Of course, with a K-Jo film, one is to expect super styled interiors and inspiring wardrobe combos and MNIK doesn’t disappoint. I liked SRK’s wardrobe of check and print shirts teamed with jeans and jumpers which compliment the check/print of the shirt. In general, I thought Shiraz Siddique achieved the preppy look rather well and SRK’s travel outfit also looked believable and non-filmi. Manish Malhotra does a great job styling Kajol in the brightly coloured Burberry trench coats and oversized handbags (I did have to laugh when Kajol had to keep pulling the bag up on her shoulder as it wouldn’t stay in place!). The long cardigans, sweaters, scarves bootcut jeans and boots also look good and make the character feel more real – all the pieces worn in the film are wearable in real life which sounds silly but there has been many a film where one could not hope to replicate the look so effortlessly. I thought the green/pink suit and red sari was beautiful in the Sajda song and I also liked the way Kajol’s make up is done in her introductory scene – the blue eyeliner in the inside of the eye matching the scarf she was wearing – all these little details are once again, Dharma Productions trademarks and on a selfish level, things that I love to look out for when watching a film!
In terms of performances, this film belongs to its lead pair – SRK and Kajol. I don’t know how K-Jo manages to contain and sustain their exceptional chemistry but whatever he does, it makes for amazing performances. SRK plays Rizwan Khan with remarkable innocence and clarity. His performance as someone with Aspergers Syndrome feels very natural and organic – one does not feel it is too studied or perfect but it is researched and nuanced – SRK mentioned in an interview he had read Mark Haddon’s The Curious Incident Of The Dog In The Night Time and it seems a resourceful reference point for his performance. Even his body language, with a hunched back and the inquisitive look in his eyes always feels believable and relaxed. Although my favourite ever SRK performance is in Chak De! India, MNI ties in second place with his turn as Surinder Sahni in Rab Ne Bana Di Jodi.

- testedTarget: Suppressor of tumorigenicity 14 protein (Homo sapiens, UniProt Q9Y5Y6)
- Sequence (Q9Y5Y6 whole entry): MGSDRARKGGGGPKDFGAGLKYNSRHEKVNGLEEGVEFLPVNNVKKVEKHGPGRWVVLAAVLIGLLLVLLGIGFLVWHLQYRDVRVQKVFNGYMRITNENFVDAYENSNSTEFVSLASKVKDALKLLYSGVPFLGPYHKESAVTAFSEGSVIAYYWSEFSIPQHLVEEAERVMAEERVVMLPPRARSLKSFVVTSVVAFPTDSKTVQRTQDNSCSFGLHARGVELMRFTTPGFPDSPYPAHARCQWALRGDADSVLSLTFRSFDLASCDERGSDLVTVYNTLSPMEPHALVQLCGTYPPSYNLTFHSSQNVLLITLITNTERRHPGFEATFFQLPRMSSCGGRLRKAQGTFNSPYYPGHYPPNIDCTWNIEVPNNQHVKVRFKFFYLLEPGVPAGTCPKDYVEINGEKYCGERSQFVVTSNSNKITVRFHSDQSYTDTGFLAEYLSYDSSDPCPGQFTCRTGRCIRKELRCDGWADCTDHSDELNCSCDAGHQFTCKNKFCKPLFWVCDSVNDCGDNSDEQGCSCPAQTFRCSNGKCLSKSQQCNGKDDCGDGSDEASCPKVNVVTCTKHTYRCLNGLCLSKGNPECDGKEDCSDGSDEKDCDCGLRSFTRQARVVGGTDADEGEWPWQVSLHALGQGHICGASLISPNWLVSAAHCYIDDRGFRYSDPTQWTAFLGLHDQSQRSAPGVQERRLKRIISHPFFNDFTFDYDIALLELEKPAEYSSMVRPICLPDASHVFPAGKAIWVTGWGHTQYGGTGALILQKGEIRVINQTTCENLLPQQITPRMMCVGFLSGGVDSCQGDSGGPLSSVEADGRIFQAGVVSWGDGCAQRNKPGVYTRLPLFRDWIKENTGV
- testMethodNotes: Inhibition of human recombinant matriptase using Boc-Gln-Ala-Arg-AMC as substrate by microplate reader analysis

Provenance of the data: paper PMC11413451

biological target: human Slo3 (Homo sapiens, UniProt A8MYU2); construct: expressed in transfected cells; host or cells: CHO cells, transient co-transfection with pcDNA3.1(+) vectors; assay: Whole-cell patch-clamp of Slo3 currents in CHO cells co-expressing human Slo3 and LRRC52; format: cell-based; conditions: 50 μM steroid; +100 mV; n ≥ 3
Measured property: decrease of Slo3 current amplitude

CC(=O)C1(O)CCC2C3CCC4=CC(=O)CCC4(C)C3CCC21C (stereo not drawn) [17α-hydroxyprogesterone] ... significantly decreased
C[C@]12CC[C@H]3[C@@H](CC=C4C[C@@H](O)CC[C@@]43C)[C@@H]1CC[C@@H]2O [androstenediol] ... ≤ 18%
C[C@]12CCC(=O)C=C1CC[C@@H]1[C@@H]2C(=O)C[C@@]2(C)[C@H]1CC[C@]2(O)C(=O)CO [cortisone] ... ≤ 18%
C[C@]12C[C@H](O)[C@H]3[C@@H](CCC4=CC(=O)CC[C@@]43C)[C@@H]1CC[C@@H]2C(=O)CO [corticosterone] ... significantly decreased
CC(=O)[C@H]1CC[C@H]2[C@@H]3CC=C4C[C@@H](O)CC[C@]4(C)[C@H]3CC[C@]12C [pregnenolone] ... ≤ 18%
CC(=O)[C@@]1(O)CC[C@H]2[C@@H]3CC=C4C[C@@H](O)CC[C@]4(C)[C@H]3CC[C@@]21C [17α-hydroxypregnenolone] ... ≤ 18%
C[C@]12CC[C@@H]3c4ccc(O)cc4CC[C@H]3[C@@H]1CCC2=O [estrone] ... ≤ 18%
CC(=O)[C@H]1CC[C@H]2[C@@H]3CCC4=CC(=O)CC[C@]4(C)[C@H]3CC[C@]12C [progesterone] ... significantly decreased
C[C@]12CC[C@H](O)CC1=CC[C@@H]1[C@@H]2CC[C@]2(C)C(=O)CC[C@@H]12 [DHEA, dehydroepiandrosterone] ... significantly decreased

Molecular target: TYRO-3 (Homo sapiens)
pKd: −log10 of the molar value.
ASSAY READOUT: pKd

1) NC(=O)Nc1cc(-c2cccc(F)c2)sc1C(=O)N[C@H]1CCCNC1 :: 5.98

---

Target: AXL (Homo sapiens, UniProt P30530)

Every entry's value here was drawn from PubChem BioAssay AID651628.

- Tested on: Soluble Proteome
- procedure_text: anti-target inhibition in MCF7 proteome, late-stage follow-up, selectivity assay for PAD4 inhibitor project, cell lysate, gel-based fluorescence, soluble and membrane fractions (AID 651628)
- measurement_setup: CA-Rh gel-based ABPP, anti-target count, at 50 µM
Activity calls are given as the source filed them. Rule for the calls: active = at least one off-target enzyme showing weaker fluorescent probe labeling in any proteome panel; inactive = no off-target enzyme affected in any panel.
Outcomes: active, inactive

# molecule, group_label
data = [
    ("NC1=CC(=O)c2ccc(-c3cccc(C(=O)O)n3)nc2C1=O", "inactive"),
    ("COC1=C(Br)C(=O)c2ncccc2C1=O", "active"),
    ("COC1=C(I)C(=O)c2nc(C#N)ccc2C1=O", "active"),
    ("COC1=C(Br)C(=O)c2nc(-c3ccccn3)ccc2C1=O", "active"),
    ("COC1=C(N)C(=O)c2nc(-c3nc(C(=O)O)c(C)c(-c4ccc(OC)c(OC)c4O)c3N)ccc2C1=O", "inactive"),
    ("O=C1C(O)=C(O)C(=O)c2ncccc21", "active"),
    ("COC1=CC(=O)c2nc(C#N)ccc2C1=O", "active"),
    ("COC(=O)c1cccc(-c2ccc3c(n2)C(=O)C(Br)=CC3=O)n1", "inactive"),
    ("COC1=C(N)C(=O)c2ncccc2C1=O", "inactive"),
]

Kajol is wonderful as Mandira, playing all shades of the character with spirit and restraint. What I like about Kajol is that she is never overshadowed by SRK but matches his energy and effort in her own way. Two scenes in particular underscore what a fantastic actress Kajol is – the first is when she mourns her son and breaks down and the second is when she visits the scene of his murder once more with Rizwan – her emotions and thoughts are crystal clear at the moment and we can comprehend fully her state of mind and how her world has been turned upside down through no fault of her own and the magnitude of her predicament as she learns to deal with her grief and realise her love for Rizwan. Needless to say, when Kajol and SRK are on screen together, there is something so special about it, this makes the film very watchable and allows the film to venture into the unfamiliar without alienating the viewer. Credit must also be given to Sonya Jehan, Jimmy Shergill and Parveen Dabbas who play their brief roles with an understated strength and enthusiasm and give good accounts of themselves. I also was glad to see the American actors playing proper characters rather than stereotypical stock types and this all adds to making the film entertaining and realistic.
Not since 3 Idiots (which wasn’t too long ago!) is there a must-see film that the whole family will watch and that will invite debate and appreciation at the same time. If one wants to look at Johar’s body of work as a whole, MNIK is perhaps his most mature and eloquent film, and shows not only a talent for filmmaking but also an intense love for it too. The film is also preparing to release in traditional non-Bollywood markets and it will be interesting to see how it fares with those audiences (the trailer I saw for A Single Man was indeed the international trailer rather than the Hindi one). In the meantime, I highly recommend this film and definitely think it is a highpoint for 2010 and has certainly set the standard, not only for forthcoming releases this year but perhaps for the decade. As Bollywood moves towards international audiences, there is a challenge of serving its faithful viewers whilst inducting those who are new to the genre at the same time. If any advice was needed on how to tackle such a difficult task, watching My Name Is Khan would be a very useful starting point…